The Democrat also is ahead with white working-class voters, who overwhelmingly favored his opponent for the Democratic nomination, Senator Hillary Clinton of New York. Obama gets the support of 52 percent of these voters in Ohio, compared with 38 percent for McCain; in Florida, this group is almost evenly split, with a slight edge for Obama.

    Even though Bush used victories in Ohio and Florida to build his winning coalition, more than seven in 10 voters in both states now disapprove of his job performance; more than eight in 10 say the country is on the wrong track.

    Seventy percent of voters in Florida and 62 percent in Ohio say the recent troubles in the economy have hurt their family’s financial situation.

    Change Agent

    Ohio and Florida voters also say the ability to bring change to Washington — a central theme of Obama’s campaign — is more important than having the most experience, which is one of McCain’s selling points.

    “I truly see Obama as someone who will come in with a less political and more intelligent problem-solving approach to really trying to address the critical problems,” says poll respondent Laurie Kadoch, 60, a Miami Democrat, who teaches at Florida International University College of Law.

    Bush’s record is hurting McCain in Ohio, where more than half of voters say the Republican will continue the current administration’s policies. Voters also are split on that question in Florida.

    As in previous polls, the bright spots for McCain are his ability to successfully handle the war in Iraq and protect the country from terrorism. The Arizona senator leads Obama in those categories in both states, the poll shows.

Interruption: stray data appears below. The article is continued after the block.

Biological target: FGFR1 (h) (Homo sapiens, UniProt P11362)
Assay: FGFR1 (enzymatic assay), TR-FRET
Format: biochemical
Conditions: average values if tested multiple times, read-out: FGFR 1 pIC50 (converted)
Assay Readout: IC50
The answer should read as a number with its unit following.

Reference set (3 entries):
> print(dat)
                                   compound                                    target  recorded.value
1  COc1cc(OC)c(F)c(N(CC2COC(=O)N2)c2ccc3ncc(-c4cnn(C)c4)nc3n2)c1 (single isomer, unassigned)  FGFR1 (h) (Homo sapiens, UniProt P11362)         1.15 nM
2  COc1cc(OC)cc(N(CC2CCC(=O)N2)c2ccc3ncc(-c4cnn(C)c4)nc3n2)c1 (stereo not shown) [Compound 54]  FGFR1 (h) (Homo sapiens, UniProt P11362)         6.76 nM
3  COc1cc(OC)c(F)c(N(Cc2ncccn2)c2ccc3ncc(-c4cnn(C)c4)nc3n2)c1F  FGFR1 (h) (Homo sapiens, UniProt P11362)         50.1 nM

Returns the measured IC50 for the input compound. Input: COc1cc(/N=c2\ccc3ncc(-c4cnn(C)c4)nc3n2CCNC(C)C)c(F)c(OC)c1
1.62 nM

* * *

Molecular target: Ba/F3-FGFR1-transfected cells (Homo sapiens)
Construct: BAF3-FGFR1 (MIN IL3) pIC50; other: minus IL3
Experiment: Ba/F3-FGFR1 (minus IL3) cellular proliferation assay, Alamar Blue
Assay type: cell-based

“He does have a whole lot more experience than Obama does,” said Republican poll respondent Maria Lyle, 25, a stay- at-home mother from Jackson Center, Ohio. “His ideas line up more with how I feel. With the terrorism issue, I feel we do need to have our troops over there.”

    Palin Pick

    McCain’s choice of Alaska Governor Sarah Palin to be his running mate appears to be a drag on the ticket in both states. Less than half of voters in Florida and Ohio view her as qualified to be president. By comparison, more than seven in 10 voters in both states say Democratic vice presidential nominee Joe Biden, a Delaware senator, is qualified to be president.

    The survey of 809 registered voters in Florida — including 639 likely voters — and of 816 registered voters in Ohio — including 644 likely voters — was conducted Oct. 25-27. The margin of sampling error in both states is plus or minus 3 percentage points among registered voters, and of plus or minus 4 points among likely voters.

  2. Those poll stats might worry me if not for the fact that almost all polls have admitted oversampling democrats. Let’s wait until the results come in, although I’m not sure I’ll trust Ohio since voter fraud is rampant there and now the homeless can claim park benches as residences.